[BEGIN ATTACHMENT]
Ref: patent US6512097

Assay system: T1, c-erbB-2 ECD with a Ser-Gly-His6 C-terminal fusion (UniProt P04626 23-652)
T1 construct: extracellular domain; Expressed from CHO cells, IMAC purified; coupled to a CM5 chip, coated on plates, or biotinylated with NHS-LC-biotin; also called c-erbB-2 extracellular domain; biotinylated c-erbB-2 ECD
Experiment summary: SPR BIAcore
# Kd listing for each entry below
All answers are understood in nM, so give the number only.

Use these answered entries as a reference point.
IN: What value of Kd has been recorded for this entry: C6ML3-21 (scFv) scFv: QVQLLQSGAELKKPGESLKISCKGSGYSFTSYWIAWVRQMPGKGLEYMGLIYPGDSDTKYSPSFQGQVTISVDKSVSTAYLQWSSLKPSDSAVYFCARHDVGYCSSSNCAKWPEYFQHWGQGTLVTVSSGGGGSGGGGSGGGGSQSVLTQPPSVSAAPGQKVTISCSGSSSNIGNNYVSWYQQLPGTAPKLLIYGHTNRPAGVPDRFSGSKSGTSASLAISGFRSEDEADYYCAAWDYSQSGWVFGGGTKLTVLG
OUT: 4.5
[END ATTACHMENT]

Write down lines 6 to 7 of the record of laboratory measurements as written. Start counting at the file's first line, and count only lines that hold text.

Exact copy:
All answers are understood in nM, so give the number only.

Use these answered entries as a reference point.